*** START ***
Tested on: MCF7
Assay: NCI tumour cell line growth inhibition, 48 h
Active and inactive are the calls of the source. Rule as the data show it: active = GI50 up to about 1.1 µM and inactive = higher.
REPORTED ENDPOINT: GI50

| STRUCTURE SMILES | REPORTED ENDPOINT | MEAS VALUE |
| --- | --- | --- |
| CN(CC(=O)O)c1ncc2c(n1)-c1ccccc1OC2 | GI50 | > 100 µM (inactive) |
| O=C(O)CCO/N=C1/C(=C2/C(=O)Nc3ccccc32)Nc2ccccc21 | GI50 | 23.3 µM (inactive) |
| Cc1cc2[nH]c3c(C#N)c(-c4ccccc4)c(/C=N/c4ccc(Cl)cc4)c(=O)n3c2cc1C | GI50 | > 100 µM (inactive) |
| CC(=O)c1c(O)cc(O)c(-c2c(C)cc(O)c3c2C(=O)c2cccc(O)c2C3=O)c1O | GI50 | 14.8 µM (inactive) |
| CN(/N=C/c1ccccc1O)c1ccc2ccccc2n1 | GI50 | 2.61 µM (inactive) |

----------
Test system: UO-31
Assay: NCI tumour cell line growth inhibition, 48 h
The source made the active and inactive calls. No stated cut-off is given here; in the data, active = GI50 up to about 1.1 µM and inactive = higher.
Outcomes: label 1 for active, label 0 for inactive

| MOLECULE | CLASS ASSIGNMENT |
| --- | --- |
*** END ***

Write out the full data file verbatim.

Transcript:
Tested on: MCF7
Assay: NCI tumour cell line growth inhibition, 48 h
Active and inactive are the calls of the source. Rule as the data show it: active = GI50 up to about 1.1 µM and inactive = higher.
REPORTED ENDPOINT: GI50

| STRUCTURE SMILES | REPORTED ENDPOINT | MEAS VALUE |
| --- | --- | --- |
| CN(CC(=O)O)c1ncc2c(n1)-c1ccccc1OC2 | GI50 | > 100 µM (inactive) |
| O=C(O)CCO/N=C1/C(=C2/C(=O)Nc3ccccc32)Nc2ccccc21 | GI50 | 23.3 µM (inactive) |
| Cc1cc2[nH]c3c(C#N)c(-c4ccccc4)c(/C=N/c4ccc(Cl)cc4)c(=O)n3c2cc1C | GI50 | > 100 µM (inactive) |
| CC(=O)c1c(O)cc(O)c(-c2c(C)cc(O)c3c2C(=O)c2cccc(O)c2C3=O)c1O | GI50 | 14.8 µM (inactive) |
| CN(/N=C/c1ccccc1O)c1ccc2ccccc2n1 | GI50 | 2.61 µM (inactive) |

----------
Test system: UO-31
Assay: NCI tumour cell line growth inhibition, 48 h
The source made the active and inactive calls. No stated cut-off is given here; in the data, active = GI50 up to about 1.1 µM and inactive = higher.
Outcomes: label 1 for active, label 0 for inactive

| MOLECULE | CLASS ASSIGNMENT |
| --- | --- |